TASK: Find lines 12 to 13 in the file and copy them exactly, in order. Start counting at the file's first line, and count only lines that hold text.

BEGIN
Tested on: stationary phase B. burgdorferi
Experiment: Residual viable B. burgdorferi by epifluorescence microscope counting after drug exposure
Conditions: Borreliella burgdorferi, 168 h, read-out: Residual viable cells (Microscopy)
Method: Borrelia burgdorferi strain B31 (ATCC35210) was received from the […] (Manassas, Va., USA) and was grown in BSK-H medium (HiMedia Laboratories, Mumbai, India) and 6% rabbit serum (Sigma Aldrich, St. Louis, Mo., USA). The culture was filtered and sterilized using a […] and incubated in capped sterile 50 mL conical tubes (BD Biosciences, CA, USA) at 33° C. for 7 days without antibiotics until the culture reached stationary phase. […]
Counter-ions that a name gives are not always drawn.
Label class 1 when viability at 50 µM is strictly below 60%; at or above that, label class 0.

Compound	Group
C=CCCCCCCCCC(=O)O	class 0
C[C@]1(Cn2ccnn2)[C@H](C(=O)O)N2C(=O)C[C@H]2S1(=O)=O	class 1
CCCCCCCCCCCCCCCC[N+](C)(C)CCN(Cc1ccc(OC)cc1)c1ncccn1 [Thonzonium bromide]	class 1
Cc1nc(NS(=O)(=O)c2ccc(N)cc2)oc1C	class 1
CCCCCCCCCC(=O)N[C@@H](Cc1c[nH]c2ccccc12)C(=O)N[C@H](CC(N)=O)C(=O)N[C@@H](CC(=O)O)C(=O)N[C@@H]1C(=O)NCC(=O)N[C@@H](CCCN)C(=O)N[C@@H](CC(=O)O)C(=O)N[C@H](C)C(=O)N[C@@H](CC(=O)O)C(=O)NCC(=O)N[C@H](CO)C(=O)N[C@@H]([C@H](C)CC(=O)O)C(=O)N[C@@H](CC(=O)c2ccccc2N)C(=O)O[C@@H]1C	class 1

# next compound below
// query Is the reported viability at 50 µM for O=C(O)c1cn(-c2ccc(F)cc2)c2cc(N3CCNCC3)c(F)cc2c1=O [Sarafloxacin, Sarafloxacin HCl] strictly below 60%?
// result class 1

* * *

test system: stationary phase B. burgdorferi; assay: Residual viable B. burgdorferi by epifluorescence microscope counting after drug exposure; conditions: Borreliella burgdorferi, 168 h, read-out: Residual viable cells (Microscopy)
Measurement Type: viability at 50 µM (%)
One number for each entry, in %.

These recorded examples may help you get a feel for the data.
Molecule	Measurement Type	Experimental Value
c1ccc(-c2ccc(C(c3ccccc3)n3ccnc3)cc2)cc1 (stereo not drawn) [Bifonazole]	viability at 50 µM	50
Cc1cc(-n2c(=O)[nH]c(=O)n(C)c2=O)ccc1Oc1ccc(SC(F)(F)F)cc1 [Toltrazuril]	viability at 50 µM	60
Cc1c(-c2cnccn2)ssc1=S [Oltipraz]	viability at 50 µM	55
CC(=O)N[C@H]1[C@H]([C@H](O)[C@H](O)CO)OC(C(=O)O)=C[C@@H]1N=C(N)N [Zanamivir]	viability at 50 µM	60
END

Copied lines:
CCCCCCCCCC(=O)N[C@@H](Cc1c[nH]c2ccccc12)C(=O)N[C@H](CC(N)=O)C(=O)N[C@@H](CC(=O)O)C(=O)N[C@@H]1C(=O)NCC(=O)N[C@@H](CCCN)C(=O)N[C@@H](CC(=O)O)C(=O)N[C@H](C)C(=O)N[C@@H](CC(=O)O)C(=O)NCC(=O)N[C@H](CO)C(=O)N[C@@H]([C@H](C)CC(=O)O)C(=O)N[C@@H](CC(=O)c2ccccc2N)C(=O)O[C@@H]1C	class 1

# next compound below